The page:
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An Interrogation of Language: “Radical Jewish Culture” on New York City's Downtown Music Scene

  • TAMAR BARZEL
Abstract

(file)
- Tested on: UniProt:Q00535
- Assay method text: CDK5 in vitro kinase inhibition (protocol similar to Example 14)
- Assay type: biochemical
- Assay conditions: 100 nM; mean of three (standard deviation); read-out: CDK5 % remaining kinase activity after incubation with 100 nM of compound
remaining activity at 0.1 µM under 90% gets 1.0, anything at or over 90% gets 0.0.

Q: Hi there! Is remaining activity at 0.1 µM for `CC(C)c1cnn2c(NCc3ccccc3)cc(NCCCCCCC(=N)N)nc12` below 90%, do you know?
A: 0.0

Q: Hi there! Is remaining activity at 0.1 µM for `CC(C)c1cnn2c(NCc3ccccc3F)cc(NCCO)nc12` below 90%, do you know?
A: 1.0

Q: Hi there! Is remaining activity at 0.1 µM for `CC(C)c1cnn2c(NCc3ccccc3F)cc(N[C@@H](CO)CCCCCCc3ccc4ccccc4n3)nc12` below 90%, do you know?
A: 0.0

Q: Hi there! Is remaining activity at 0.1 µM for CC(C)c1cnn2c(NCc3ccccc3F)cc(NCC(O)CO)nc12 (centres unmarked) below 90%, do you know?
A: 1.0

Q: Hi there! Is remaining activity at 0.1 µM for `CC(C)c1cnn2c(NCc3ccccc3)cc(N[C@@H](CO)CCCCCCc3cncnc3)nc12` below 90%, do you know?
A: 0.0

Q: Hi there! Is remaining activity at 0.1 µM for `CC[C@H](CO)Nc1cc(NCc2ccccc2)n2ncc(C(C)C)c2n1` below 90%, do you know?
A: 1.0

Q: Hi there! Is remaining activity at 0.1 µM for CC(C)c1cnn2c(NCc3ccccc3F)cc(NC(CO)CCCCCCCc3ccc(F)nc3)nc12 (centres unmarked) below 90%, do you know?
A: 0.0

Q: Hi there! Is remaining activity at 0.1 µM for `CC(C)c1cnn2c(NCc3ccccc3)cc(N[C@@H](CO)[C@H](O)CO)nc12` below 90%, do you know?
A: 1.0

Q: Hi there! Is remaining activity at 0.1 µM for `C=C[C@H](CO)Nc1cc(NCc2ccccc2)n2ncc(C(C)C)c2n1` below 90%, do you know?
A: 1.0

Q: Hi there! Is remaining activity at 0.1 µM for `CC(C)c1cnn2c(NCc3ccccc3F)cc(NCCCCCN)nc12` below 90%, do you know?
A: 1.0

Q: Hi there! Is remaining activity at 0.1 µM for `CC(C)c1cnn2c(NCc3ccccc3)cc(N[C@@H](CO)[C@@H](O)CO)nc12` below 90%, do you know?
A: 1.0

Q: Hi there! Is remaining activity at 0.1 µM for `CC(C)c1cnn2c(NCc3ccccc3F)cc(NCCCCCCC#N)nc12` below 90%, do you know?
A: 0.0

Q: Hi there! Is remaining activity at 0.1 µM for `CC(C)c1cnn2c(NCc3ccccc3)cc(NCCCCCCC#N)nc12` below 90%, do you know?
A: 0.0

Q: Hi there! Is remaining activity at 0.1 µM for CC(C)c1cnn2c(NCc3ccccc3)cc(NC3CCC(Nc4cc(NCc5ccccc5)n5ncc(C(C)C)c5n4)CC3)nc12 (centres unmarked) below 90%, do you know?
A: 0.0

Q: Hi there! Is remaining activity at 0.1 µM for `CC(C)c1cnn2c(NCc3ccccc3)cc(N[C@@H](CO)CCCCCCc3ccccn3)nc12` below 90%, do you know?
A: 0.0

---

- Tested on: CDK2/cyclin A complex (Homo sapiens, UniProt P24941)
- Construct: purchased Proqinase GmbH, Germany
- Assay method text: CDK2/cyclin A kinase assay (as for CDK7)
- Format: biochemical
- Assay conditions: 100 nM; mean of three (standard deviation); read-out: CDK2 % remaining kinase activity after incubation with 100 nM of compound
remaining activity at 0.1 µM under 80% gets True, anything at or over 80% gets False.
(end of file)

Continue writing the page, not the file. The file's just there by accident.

In April 1993 the Knitting Factory, a small nightclub in Lower Manhattan, hosted a five-day music festival titled “Radical New Jewish Culture.” This event was part of a multifaceted creative endeavor undertaken during the 1990s by composer/improvisers on New York City's downtown music scene and dubbed “Radical Jewish Culture” by its main protagonist, saxophonist John Zorn. RJC brought Jewish music and heritage into the purview of a polycultural experimentalist scene shaped by jazz, rock, free improvisation, and avant-garde concert music. Artists downtown also engaged in an animated “conversational community” that spilled over into interviews, program notes, liner notes, and essays. RJC was especially productive as a conceptual framework from which to interrogate the relationship between musical language and the semiotics of sound. Two pieces serve here as case studies: “¡Bnai!” an Israeli “pioneer song” as interpreted by the No Wave band G-d Is My Co-Pilot, and “The Mooche,” a Duke Ellington/Bubber Miley composition as interpreted by pianist Anthony Coleman's Selfhaters Orchestra.

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